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    Models are all over the place with the location of the warm front and triple point. Will initiation be in SE Neb or SW IA? STP's near the triple point and warm front are getting pretty high, but there is a pretty heavy CAP issue. Triple Point near Omaha may get dry slotted. All of these things are making tomorrow look really confusing and messy. That being said, across the board, hodographs are huge and nicely curved. Chance of tors anywhere along the line for a short time.

    Worst thing about tomorrow: It's my birthday, and I'll be in Grand Island (not chasing). LAME.
     
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  9. FalettiWx

    FalettiWx Member

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    I'll post this because I feel my first post was a bit too hypey for the potential:

    IF you can get a storm south of the warm front in E IA/NW IL due to mesoscale feature, etc, it would have a favorable environment as it crosses the front. Huge IF. I may head out for a conditional play regardless of whether or not initiation looks likely, as I live close and have nothing else to do tomorrow afternoon. Good chance I get burned, but it would hurt even worse if something did happen and I was sitting at home.
     
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  10. chrisbray

    chrisbray Member

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    I am electing not to chase today. Looks like I would have to drive all the way at least to Central Iowa, as no convection allowing models fire anything along the warm front in eastern Iowa/western Illinois. I guess I will keep an eye on it still, but I am not holding out hopes for much. Front is ill defined out this way and lots of convection right now by the Quad Cities.
     
  11. Ethan Schisler

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    Southeast Nebraska into Southwest Iowa along the warm front/triple point is looking rather prime later this afternoon/evening. Latest HRRR shows a 55 knot H5 shortwave entering SE Nebraska by 22z. Ahead of this, CAPE values have risen to 2000-3000 J/KG along with 0-1km SRH values of generally greater than 200m2/s2 along a warm frontal boundary that looks to bisect the Omaha area later and perhaps further east toward Des Moines. Getting a storm to fire, stay discrete, and move in a favorable pattern to this boundary will be the key to today. However I like the prospects that if something DOES indeed do that, we could see a strong tornado or two given the parameter space along the warm front/triple point, given the cold front doesn't muck things up.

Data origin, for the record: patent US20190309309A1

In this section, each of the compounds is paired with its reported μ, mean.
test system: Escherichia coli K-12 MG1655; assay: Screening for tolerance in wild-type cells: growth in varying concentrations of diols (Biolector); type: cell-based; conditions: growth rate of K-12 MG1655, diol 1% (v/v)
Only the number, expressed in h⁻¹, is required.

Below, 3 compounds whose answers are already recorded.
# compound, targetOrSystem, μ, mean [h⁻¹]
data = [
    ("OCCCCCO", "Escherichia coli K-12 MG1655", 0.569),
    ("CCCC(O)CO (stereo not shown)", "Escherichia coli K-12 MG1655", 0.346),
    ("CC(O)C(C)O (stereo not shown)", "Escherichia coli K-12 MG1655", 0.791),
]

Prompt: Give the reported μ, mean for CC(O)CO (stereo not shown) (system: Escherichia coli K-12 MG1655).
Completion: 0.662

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  12. Isaac Schluesche

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    My take on things:
    If some semi-discrete cells get going along the warm front, I do see a definite tornado threat as well as some pretty large hail.
    However, I doubt I'm going to be chasing just because of how late stuff might happen. Don't want to be getting back at 2am on a weeknight.
    Might head down to Eastern IA and if stuff happens earlier, then wonderful.
     
  13. cstrunk

    cstrunk Member

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    If I were chasing today, I would have to choose from two targets. My first choice would be to start in Seward, NE and play the triple point. My second choice would be central Kansas in the Ellsworth area to watch the tail-end Charlie. The NAM and HRRR seem to highlight these areas as supercell hotspots, and I would choose to start in SE NE with it's proximity to the warm front/triple point.